The hotel’s eighth-floor Stardust Room was featured in “Argo,” the Iran hostage drama that is one of this year’s best picture nominees. Ben Affleck’s character, Tony Mendez (based on a real CIA operative), heads to the hotel to mingle with Hollywood’s elite as part of a farfetched rescue scheme for American hostages.
The hotel has hosted the Golden Globe Awards for 35 consecutive years
Beverly Wilshire, Beverly Hills, California
Another Beverly Hills hotel featured in movies is the Beverly Wilshire, just around the corner from Rodeo Drive.
The 1928 Italian Renaissance style hotel, now part of the Four Seasons, has a big role in 1990’s “Pretty Woman,” starring Richard Gere as a ruthless businessman and Julia Roberts as a prostitute who softens his heart. Roberts’ scantily clad character is frowned upon by hotel staff, but eventually wins them over with her personality and wardrobe transformation. The hotel is so associated with the film that many Los Angelenos simply point it out as the “Pretty Woman” hotel.
The nearly 400-room hotel includes 137 luxury suites and a Mediterranean-style pool with cabana packages starting at $180.
“Lost in Translation”
Park Hyatt Tokyo, Tokyo
“Lost in Translation,” a 2003 movie starring Bill Murray as a fading actor and Scarlett Johansson as a lonely young American newlywed whose husband is busy working, uses the Park Hyatt Tokyo to tremendous effect. Occupying the top 14 floors of the Shinjuku Park Tower, the sleek Park Hyatt Tokyo boasts commanding views and was a hotel of choice for director Sofia Coppola before the film. The vast, chaotic neon-lit view from the serene hotel emphasizes the loneliness of both main characters.
“Ten years have passed since the film’s release, yet it continues to be a catalyst for people to discover both Park Hyatt Tokyo and the city of Tokyo,” said Philippe Roux-Dessarps, Park Hyatt Tokyo’s general manager.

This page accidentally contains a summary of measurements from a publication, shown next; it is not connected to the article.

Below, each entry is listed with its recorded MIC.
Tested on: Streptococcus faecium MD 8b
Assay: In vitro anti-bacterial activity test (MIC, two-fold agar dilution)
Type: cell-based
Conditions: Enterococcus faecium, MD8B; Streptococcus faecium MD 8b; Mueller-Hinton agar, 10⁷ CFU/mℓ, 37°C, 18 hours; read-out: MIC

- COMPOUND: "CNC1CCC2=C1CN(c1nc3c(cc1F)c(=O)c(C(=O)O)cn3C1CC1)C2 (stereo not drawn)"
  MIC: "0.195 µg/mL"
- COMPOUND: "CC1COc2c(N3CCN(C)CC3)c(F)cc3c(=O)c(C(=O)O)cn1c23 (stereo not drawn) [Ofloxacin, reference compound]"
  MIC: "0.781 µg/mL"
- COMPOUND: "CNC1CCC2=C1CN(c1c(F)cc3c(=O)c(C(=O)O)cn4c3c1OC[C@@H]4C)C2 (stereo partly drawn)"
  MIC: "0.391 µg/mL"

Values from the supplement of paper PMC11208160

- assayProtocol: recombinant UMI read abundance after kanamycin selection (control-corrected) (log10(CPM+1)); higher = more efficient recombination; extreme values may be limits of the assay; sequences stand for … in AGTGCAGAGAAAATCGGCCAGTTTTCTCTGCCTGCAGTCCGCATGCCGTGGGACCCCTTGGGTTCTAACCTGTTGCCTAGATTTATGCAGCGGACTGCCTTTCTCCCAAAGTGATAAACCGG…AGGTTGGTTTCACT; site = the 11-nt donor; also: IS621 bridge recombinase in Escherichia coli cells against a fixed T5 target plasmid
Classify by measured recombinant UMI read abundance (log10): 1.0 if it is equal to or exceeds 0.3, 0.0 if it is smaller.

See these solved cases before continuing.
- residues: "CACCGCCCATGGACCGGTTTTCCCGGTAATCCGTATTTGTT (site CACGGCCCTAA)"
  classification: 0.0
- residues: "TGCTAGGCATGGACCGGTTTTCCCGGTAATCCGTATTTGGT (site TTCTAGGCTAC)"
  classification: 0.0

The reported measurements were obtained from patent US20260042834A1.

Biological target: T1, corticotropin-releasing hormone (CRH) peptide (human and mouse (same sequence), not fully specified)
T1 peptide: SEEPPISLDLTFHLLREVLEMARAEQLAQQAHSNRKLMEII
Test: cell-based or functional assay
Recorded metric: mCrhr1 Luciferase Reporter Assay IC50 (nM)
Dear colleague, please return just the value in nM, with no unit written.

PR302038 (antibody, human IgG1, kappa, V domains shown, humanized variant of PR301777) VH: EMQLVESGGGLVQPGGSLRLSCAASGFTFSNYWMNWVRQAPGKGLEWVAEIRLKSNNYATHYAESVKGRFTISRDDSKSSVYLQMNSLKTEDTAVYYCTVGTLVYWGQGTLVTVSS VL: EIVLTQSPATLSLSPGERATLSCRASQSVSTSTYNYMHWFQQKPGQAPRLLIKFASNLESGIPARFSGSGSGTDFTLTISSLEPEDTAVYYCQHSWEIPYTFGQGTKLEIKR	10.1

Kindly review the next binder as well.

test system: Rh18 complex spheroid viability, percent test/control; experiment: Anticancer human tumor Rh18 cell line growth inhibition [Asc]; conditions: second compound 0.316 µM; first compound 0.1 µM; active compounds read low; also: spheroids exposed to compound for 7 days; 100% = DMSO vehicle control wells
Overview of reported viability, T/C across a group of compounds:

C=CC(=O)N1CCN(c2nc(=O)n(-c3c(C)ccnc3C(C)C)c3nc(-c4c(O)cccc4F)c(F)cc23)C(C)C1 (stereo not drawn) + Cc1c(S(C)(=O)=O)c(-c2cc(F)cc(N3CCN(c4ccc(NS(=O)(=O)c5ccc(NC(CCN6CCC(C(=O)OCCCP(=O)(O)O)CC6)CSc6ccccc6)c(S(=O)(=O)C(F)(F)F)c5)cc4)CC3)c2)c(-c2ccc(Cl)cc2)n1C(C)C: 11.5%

“How Stella Got Her Groove Back”
Round Hill Hotel and Villas, Montego Bay, Jamaica
Get your groove back at the Round Hill Hotel and Villas, set on a lush 100-acre peninsula in Montego Bay, Jamaica. The hotel was the setting for 1998’s “How Stella Got Her Groove Back,” starring Angela Bassett as workaholic divorcee Stella Payne, Taye Diggs as much-younger love interest Winston Shakespeare and Whoopi Goldberg as sidekick Delilah Abraham.
The movie uses the hotel’s rooms and views beautifully, with vistas of the verdant landscape and beach.
The resort has 36 Ralph Lauren-designed rooms in its main building, called the Pineapple House, along with 27 private villas, the type of room Stella stayed in. Other highlights are an open-air dining terrace, a double infinity pool, five all-weather tennis courts and a spa housed in a restored 18th century plantation house.
“On Her Majesty’s Secret Service”
Hotel Palacio, Estoril, Portugal
Plenty of hotels have been used as James Bond locations, yet few are said to have helped inspire the character. The 1930 Hotel Palacio reportedly did just that for author Ian Fleming. As a neutral country during World War II, Portugal played host to spies, deposed royalty, black marketers and many others who came to stay at the hotel and play in the casino on the Estoril Coast outside Lisbon. As a British Naval Intelligence officer, young Fleming rubbed elbows with some of those colorful characters at the hotel.
While many remember dramatic Swiss Alps ski scenes with machine guns setting off avalanches, “On Her Majesty’s Secret Service” opens on the beaches of Portugal, with James Bond staying at the Hotel Palacio overlooking the Bay of Cascais. To this day, the hotel’s bar is renowned for its very strong martinis, which you can order shaken, stirred or however you like.